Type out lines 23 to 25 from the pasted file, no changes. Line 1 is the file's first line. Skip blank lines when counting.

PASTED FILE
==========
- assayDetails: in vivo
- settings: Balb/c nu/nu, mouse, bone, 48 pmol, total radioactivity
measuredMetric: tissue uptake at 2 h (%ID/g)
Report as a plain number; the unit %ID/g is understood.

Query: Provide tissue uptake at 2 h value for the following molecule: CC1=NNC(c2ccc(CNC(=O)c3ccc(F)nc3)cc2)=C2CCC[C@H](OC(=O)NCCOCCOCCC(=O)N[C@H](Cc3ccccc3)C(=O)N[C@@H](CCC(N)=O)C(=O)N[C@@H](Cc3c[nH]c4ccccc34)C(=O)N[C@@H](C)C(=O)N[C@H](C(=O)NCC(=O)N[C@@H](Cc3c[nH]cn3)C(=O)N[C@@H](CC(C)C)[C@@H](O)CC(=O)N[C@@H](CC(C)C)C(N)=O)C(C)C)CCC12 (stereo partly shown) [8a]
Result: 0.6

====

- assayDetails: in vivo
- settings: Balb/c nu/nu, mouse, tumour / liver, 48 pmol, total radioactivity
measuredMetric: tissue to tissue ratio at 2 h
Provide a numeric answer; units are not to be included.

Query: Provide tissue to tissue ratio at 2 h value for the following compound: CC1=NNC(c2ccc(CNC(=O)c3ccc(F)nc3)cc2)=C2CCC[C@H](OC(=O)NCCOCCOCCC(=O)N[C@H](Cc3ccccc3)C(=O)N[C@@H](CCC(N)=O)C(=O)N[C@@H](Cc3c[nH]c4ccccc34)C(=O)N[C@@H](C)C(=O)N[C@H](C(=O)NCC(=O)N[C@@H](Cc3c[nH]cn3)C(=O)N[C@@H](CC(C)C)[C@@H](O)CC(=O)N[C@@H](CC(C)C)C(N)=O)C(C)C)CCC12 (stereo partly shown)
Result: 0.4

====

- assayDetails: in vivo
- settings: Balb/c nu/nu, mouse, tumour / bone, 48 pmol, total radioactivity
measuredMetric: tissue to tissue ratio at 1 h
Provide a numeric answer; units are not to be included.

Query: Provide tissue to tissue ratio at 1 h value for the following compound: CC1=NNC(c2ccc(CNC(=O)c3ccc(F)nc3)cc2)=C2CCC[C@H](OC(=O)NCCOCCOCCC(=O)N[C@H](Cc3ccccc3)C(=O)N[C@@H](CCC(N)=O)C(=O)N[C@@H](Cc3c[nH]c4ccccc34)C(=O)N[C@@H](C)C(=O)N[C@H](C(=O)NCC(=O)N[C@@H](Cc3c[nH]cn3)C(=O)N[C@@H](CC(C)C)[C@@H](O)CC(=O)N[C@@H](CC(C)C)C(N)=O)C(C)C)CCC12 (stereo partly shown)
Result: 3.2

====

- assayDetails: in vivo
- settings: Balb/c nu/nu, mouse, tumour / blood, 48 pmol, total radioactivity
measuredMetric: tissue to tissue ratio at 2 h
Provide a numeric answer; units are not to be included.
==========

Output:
- settings: Balb/c nu/nu, mouse, tumour / blood, 48 pmol, total radioactivity
measuredMetric: tissue to tissue ratio at 2 h
Provide a numeric answer; units are not to be included.